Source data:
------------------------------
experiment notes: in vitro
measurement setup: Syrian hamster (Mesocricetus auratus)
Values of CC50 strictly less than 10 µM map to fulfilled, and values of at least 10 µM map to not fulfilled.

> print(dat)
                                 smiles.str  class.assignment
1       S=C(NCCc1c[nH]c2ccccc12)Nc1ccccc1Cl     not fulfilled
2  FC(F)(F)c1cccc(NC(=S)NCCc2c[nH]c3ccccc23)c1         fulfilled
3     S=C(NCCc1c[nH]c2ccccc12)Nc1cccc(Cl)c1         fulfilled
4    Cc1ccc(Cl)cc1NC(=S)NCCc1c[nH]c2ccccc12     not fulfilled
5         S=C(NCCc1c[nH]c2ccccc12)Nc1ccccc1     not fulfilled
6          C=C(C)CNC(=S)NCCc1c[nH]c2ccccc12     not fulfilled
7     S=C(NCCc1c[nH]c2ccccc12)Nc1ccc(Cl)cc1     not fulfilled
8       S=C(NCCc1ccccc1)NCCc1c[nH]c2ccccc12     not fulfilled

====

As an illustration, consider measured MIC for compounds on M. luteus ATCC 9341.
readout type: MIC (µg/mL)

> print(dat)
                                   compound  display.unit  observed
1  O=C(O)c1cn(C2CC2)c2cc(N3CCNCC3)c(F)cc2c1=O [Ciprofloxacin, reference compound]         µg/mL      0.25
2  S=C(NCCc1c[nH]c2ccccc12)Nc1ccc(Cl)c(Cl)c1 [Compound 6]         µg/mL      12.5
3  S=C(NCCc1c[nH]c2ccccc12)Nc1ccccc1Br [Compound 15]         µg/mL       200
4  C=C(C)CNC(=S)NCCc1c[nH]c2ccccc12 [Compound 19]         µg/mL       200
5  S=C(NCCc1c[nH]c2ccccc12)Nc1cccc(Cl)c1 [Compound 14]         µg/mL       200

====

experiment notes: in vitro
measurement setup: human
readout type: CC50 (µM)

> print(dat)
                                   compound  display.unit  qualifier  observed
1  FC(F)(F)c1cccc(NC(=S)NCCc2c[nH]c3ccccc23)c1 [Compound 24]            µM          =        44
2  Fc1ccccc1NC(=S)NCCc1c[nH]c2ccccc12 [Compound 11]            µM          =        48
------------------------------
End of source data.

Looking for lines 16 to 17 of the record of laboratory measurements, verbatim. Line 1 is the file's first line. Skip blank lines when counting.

readout type: MIC (µg/mL)

> print(dat)